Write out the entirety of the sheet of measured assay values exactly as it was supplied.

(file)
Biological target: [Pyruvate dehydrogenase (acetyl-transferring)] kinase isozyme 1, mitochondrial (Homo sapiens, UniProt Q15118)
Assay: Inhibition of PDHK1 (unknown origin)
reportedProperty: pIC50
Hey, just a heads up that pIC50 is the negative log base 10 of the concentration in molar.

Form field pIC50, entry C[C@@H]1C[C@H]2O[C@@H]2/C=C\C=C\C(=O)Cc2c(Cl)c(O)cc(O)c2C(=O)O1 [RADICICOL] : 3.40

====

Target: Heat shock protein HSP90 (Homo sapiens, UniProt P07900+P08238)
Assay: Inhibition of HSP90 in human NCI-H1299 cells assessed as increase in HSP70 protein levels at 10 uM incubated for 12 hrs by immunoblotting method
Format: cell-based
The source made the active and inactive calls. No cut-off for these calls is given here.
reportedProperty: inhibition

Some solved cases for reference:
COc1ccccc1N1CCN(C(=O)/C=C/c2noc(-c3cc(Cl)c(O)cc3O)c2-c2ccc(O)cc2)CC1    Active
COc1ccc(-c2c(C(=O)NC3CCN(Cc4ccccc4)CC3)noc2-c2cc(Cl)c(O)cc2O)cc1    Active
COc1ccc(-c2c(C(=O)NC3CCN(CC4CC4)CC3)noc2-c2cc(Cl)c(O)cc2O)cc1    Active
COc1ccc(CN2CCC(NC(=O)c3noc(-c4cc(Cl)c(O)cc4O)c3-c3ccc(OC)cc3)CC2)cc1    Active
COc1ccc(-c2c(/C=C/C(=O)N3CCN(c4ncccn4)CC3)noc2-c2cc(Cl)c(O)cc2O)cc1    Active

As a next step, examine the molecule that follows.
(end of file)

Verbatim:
Biological target: [Pyruvate dehydrogenase (acetyl-transferring)] kinase isozyme 1, mitochondrial (Homo sapiens, UniProt Q15118)
Assay: Inhibition of PDHK1 (unknown origin)
reportedProperty: pIC50
Hey, just a heads up that pIC50 is the negative log base 10 of the concentration in molar.

Form field pIC50, entry C[C@@H]1C[C@H]2O[C@@H]2/C=C\C=C\C(=O)Cc2c(Cl)c(O)cc(O)c2C(=O)O1 [RADICICOL] : 3.40

====

Target: Heat shock protein HSP90 (Homo sapiens, UniProt P07900+P08238)
Assay: Inhibition of HSP90 in human NCI-H1299 cells assessed as increase in HSP70 protein levels at 10 uM incubated for 12 hrs by immunoblotting method
Format: cell-based
The source made the active and inactive calls. No cut-off for these calls is given here.
reportedProperty: inhibition

Some solved cases for reference:
COc1ccccc1N1CCN(C(=O)/C=C/c2noc(-c3cc(Cl)c(O)cc3O)c2-c2ccc(O)cc2)CC1    Active
COc1ccc(-c2c(C(=O)NC3CCN(Cc4ccccc4)CC3)noc2-c2cc(Cl)c(O)cc2O)cc1    Active
COc1ccc(-c2c(C(=O)NC3CCN(CC4CC4)CC3)noc2-c2cc(Cl)c(O)cc2O)cc1    Active
COc1ccc(CN2CCC(NC(=O)c3noc(-c4cc(Cl)c(O)cc4O)c3-c3ccc(OC)cc3)CC2)cc1    Active
COc1ccc(-c2c(/C=C/C(=O)N3CCN(c4ncccn4)CC3)noc2-c2cc(Cl)c(O)cc2O)cc1    Active

As a next step, examine the molecule that follows.